Jailing rape victims who refuse to testify v. protecting personal agency

[Content note, as you might have guessed, for rape]

It’s not uncommon for rape victims to suffer at the hands of the justice system for reporting the crime committed against them. They’re interrogated about their clothing and behavior when they were raped, they’re accused of lying, and frequently they have to watch as the authorities half-ass the investigation and then throw up their hands and dismiss it as he-said, she-said.

The courts in New Orleans go even further, though, as rape victims, and other victims of violent crime, can be — and have been — jailed for refusing to testify against their rapist in court.

Says District Attorney Leon Cannizarro:

“If I have to put a victim of a crime in jail for eight days in order to keep the rapist off of the street for a period years, and prevent him from raping or harming someone else, I’m going to do that,” he said. Though he didn’t explain how he’ll get the survivor to testify against the accused.

[…]

“Is it more important for this witness to be inconvenienced for a very short period of time or is it better for the community to get the violent offender off the streets and keep him off the streets,” Cannizzaro added.

At least six survivors of violent crime were arrested and held on a material witness warrant in New Orleans in 2016, one of whom was jailed in the same facility that held her rapist.

In Houston, a rape victim was jailed under a similar policy after she had a breakdown on the stand and ran out into traffic in an apparent attempt to take her own life. District Attorney Devon Anderson has said that “had [prosecutor Nick Socias] not asked the judge for help, ‘Jenny’ might well have killed herself, and the rapist may have raped again and again.” Because that’s the real thing to be concerned about if a girl kills herself: whether you can still get that conviction.

Forcing rape victims to testify against their will is a great way to deter other victims from reporting rape at all. They already have to deal with the stress of the investigation and the pressure of public judgment — now they’re looking at jail time. As much as a rape victim has been through, she doesn’t need more victimization, this time by the people who are supposed to be protecting her, both the court system and even other women (like here, and comments here and even here) judging her for protecting herself.

In defense of women’s agency

(But, I mean, seriously, should I have to?)

Listen, it would be great if every woman felt comfortable and were in a position to be able to take a hit for the sisterhood, whether it’s a basic matter of going to work without makeup or a bigger issue of testifying against a rapist even thought it’s emotionally wrenching. That would be great, and generally beneficial to other women. But no woman should be required to take the hit. If your work prospects will suffer if you don’t follow dictated beauty standards — makeup, straightened hair, skirts and heels — you shouldn’t be required to endanger your livelihood just for the sake of feminism.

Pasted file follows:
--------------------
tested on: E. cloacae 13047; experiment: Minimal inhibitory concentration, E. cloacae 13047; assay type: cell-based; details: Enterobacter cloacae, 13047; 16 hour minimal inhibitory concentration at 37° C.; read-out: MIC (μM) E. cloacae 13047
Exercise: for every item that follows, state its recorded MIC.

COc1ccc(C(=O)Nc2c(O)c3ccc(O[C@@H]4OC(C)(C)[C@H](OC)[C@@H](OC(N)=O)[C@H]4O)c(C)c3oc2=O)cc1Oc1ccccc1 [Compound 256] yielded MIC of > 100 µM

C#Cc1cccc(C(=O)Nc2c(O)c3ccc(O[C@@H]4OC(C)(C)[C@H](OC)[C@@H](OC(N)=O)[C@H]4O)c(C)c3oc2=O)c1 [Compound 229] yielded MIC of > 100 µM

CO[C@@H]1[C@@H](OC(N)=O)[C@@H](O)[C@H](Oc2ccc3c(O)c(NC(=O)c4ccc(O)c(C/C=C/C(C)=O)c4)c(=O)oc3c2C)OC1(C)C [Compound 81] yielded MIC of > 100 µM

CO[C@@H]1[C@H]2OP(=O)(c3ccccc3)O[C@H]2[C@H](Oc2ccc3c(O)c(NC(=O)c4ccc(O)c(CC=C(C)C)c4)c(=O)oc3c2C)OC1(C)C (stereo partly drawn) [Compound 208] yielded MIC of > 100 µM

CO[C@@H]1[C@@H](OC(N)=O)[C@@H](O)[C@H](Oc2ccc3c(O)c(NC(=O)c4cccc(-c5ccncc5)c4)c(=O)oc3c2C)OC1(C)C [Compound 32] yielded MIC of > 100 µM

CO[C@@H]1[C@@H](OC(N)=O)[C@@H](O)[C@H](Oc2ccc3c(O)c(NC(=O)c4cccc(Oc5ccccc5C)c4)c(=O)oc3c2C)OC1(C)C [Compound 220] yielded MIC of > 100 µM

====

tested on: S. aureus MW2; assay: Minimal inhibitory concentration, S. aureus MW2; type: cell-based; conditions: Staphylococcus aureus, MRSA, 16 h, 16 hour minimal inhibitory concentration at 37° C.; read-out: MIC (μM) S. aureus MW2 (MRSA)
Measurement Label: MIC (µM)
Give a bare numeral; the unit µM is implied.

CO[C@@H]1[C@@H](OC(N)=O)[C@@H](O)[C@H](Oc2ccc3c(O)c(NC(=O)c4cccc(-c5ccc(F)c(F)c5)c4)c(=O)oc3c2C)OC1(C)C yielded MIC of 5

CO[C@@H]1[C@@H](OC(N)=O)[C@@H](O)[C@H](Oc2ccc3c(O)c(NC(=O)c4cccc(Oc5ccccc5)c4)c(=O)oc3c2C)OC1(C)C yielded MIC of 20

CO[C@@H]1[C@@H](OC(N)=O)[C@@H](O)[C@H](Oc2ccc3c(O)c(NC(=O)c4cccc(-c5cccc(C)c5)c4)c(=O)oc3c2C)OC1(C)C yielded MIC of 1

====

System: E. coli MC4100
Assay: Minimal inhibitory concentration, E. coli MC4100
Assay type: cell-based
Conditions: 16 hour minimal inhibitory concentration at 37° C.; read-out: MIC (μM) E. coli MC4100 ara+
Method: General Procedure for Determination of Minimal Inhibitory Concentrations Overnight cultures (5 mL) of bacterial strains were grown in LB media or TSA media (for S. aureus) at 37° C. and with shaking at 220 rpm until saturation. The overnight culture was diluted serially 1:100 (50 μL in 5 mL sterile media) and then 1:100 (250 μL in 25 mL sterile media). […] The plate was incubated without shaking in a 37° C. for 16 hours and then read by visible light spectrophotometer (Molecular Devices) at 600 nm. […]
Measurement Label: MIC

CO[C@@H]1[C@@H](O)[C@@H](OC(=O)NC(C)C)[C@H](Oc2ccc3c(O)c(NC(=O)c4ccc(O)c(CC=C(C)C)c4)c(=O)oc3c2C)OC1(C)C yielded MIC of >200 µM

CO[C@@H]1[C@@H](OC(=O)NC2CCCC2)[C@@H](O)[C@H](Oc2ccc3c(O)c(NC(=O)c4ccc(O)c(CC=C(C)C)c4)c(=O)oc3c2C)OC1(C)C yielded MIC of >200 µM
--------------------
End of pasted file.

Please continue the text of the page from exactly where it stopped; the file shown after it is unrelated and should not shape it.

More relevant to the case at hand: If a rape victim can stand up in front of a packed courtroom and face the man who raped her, relive her story — no matter how painful it might be — in detail, submit to accusations and attacks from the defense, and possibly expose herself to social, professional, and personal safety repercussions, that could accomplish big things in putting a criminal behind bars.

If she doesn’t want to do that, if she can’t do that, that’s her decision to make. If the state fails to convict her rapist without her testimony, that isn’t her fault. She isn’t responsible for her rapist going free. She isn’t responsible for her rapist raping again. Society’s job isn’t to judge her for not testifying — it’s to create an environment in which she feels supported enough and protected enough to take that risk, and if she still doesn’t, our job is to support her in that decision.

When a woman is experiencing oppression, whether she’s being compelled to perform traditional femininity or she’s working through the aftermath of rape, we don’t get to demand that she do more. Our job, as people not experiencing those oppressions, is to work with her and for her so that someday she and women like her won’t have to experience that. Our job is to take the hit, because we can. And our job is absolutely not to re-victimize her, further oppress her, and judge her for doing what she needs to do to get by.

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